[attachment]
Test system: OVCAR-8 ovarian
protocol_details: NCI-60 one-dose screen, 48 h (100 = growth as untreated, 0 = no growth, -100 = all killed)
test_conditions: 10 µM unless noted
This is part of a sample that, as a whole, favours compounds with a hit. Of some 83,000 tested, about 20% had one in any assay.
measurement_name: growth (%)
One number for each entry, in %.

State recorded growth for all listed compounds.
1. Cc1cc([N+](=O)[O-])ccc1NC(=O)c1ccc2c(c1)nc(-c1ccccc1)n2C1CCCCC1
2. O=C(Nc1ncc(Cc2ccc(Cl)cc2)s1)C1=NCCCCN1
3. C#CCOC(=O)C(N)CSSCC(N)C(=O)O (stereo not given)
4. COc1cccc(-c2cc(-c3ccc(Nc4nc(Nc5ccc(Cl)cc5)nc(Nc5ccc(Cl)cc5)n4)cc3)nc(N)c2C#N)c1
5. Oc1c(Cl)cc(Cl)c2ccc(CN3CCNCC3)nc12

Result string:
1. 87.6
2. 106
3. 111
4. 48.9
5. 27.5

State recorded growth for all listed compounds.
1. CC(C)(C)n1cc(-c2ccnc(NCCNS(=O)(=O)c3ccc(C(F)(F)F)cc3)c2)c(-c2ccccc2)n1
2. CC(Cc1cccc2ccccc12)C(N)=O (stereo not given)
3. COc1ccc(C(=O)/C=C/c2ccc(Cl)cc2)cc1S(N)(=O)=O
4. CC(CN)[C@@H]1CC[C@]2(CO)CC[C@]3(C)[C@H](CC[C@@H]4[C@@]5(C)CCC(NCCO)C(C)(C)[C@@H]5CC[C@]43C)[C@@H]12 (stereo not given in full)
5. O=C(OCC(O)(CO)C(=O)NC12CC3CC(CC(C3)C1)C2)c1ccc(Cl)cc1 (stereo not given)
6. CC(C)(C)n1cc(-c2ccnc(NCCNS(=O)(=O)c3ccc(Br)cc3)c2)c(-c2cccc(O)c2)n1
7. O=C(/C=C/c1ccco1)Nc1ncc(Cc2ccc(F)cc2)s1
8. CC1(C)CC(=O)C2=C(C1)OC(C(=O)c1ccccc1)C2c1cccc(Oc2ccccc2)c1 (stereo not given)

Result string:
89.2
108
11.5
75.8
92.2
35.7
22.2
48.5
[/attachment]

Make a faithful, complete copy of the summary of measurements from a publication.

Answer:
Test system: OVCAR-8 ovarian
protocol_details: NCI-60 one-dose screen, 48 h (100 = growth as untreated, 0 = no growth, -100 = all killed)
test_conditions: 10 µM unless noted
This is part of a sample that, as a whole, favours compounds with a hit. Of some 83,000 tested, about 20% had one in any assay.
measurement_name: growth (%)
One number for each entry, in %.

State recorded growth for all listed compounds.
1. Cc1cc([N+](=O)[O-])ccc1NC(=O)c1ccc2c(c1)nc(-c1ccccc1)n2C1CCCCC1
2. O=C(Nc1ncc(Cc2ccc(Cl)cc2)s1)C1=NCCCCN1
3. C#CCOC(=O)C(N)CSSCC(N)C(=O)O (stereo not given)
4. COc1cccc(-c2cc(-c3ccc(Nc4nc(Nc5ccc(Cl)cc5)nc(Nc5ccc(Cl)cc5)n4)cc3)nc(N)c2C#N)c1
5. Oc1c(Cl)cc(Cl)c2ccc(CN3CCNCC3)nc12

Result string:
1. 87.6
2. 106
3. 111
4. 48.9
5. 27.5

State recorded growth for all listed compounds.
1. CC(C)(C)n1cc(-c2ccnc(NCCNS(=O)(=O)c3ccc(C(F)(F)F)cc3)c2)c(-c2ccccc2)n1
2. CC(Cc1cccc2ccccc12)C(N)=O (stereo not given)
3. COc1ccc(C(=O)/C=C/c2ccc(Cl)cc2)cc1S(N)(=O)=O
4. CC(CN)[C@@H]1CC[C@]2(CO)CC[C@]3(C)[C@H](CC[C@@H]4[C@@]5(C)CCC(NCCO)C(C)(C)[C@@H]5CC[C@]43C)[C@@H]12 (stereo not given in full)
5. O=C(OCC(O)(CO)C(=O)NC12CC3CC(CC(C3)C1)C2)c1ccc(Cl)cc1 (stereo not given)
6. CC(C)(C)n1cc(-c2ccnc(NCCNS(=O)(=O)c3ccc(Br)cc3)c2)c(-c2cccc(O)c2)n1
7. O=C(/C=C/c1ccco1)Nc1ncc(Cc2ccc(F)cc2)s1
8. CC1(C)CC(=O)C2=C(C1)OC(C(=O)c1ccccc1)C2c1cccc(Oc2ccccc2)c1 (stereo not given)

Result string:
89.2
108
11.5
75.8
92.2
35.7
22.2
48.5